Calderón Swordsman School

Country of Origin: Castille
Salon: Avila (Average)
Founded: 1668
Sanctioned: 1671

Description: The Calderón style of fencing was established by a Castillian Swordsman (Juan Carlos Calderón de Gallegos del Castillo) after an extended visit to Eisen and an encounter with the Master of the Cesáro style. Although the School is relatively new, it has already become fairly popular among members of Castille’s lesser gentry seeking a method of self-defense that allows them to thumb their noses at the more traditional schools favored by their parents and older siblings. Master Calderón is never at a loss for well-to-do students, and no one was surprised when the School received sanction as part of the 1671 “modernization” of the Swordsman’s Guild.

The stance of a Calderón Swordsman is quite distinctive: body slanted away from the opponent, feet close together, sword extended towards the opponent and held at shoulder level. The Swordsman’s off hand is held down and out of the way, generally curled into a fist. He relies on quick movement and evasion to keep the opponent at a fixed distance, while directing his attacks at the opponent’s upper body, especially the face. A Calderón Swordsman keeps a careful count of how many facial scars he has doled out; those with higher counts are accorded greater respect. At one point, students of the school were fairly evenly split between the use of a traditional rapier and a heavier cavalry sabre. After the rapier-wielders dominated a friendly tournament sponsored by the style’s founder, use of the sabre dropped off completely. Calderón is now exclusively a rapier style.

The style’s primary flaw is its reliance on upper-body attacks. Not only does this make a Calderón Swordsman predictable, it increases the likelihood that he will fall victim to a strike to the legs or abdomen, especially if it is preceded by a series of attacks to the head and chest. Fencing in the Calderón School does not permit the use of low strikes, particularly during friendly training contests, so a Swordsman using this School is less prepared to defend against them.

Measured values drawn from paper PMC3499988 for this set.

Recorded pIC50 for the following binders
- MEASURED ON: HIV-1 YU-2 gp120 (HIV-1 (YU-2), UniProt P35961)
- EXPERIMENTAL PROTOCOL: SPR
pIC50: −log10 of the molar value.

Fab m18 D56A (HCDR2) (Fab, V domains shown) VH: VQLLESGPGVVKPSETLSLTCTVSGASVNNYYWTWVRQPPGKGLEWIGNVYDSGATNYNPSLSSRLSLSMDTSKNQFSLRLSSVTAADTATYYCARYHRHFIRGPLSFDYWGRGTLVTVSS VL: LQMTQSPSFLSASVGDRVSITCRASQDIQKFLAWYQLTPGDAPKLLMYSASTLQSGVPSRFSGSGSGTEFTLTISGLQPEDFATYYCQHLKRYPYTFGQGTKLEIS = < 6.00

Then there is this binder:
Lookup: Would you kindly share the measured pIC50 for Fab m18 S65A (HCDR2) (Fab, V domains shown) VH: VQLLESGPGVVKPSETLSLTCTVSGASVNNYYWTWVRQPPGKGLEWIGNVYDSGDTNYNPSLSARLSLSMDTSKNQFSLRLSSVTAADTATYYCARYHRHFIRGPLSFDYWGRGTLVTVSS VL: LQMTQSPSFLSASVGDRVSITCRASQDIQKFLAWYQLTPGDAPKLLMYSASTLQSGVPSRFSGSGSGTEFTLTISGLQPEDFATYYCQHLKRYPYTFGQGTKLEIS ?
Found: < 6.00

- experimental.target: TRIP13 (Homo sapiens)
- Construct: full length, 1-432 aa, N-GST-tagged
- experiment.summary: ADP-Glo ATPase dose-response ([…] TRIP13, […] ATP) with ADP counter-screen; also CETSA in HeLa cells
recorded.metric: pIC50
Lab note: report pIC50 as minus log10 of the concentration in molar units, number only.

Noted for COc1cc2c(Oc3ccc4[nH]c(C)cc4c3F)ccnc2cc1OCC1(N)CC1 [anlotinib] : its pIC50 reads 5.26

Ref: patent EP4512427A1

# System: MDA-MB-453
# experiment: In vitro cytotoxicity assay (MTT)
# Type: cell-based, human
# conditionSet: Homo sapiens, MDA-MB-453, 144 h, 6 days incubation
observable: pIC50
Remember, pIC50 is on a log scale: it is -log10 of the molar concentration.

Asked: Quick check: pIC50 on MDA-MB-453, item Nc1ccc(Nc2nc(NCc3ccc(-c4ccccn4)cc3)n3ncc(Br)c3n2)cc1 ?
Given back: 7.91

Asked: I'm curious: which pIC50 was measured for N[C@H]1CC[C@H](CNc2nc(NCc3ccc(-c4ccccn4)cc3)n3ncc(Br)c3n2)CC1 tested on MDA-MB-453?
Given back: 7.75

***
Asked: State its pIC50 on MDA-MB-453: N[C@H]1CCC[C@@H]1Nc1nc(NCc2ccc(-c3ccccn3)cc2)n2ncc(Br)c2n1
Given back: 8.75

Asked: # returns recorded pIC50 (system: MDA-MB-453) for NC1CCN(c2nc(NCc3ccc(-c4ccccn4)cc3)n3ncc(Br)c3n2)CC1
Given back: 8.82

Basic Curriculum: Athlete, Fencing
Knacks: Exploit Weakness (Calderón), Riposte (Fencing), Sidestep, Tagging (Fencing), Wall of Steel (Fencing)

Apprentice: The stance of the Calderón duelist, particularly the positioning of his weapon, makes him adept at intercepting attacks and delivering quick, slashing responses. Whenever the Apprentice attempts a Riposte, he receives his choice of a Free Raise to the Parry associated with it, or to the Attack portion of the Riposte instead.

Journeyman: Journeymen of the Calderón style have begun to make their Wall of Steel Knack an essential part of their defense. Once they have abandoned it to attack, every strike they make is designed to maneuver themselves into a better defensive position, reestablishing the Wall one layer at a time. Every attack a Journeyman makes which successfully penetrates the target’s Passive Defense increases the TN to hit the Journeyman by two if he uses Parry (Fencing) as his Passive Defense Knack. The TN to hit the Journeyman can be increased to a maximum of twice his rank in the Wall of Steel (Fencing) Knack. At the end of the Round, these bonuses disappear, and the Journeyman once again has full use of his Wall of Steel Knack to begin the next Round.

Master: Masters of Calderón have virtually perfected both their blade control and their economy of movement. They rely on their graceful maneuvering to keep themselves out of harm’s way, while their opponents struggle to keep up, off-balance and susceptible to vicious attacks. A Master may attempt a Riposte by using Footwork as his Active Defense Knack instead of Parry, and he may still apply the Free Raise granted by his Apprentice technique to his Active Defense if he wishes. Furthermore, when making the Attack portion of a Riposte, a Master does not have to declare Raises until after he has made his Attack Roll. Once he has chosen to do this, he is no longer able to increase the roll by adding Drama Dice. Raises may be used for called shots, to impress onlookers and gain Reputation, or to add Unkept dice to damage rolls.

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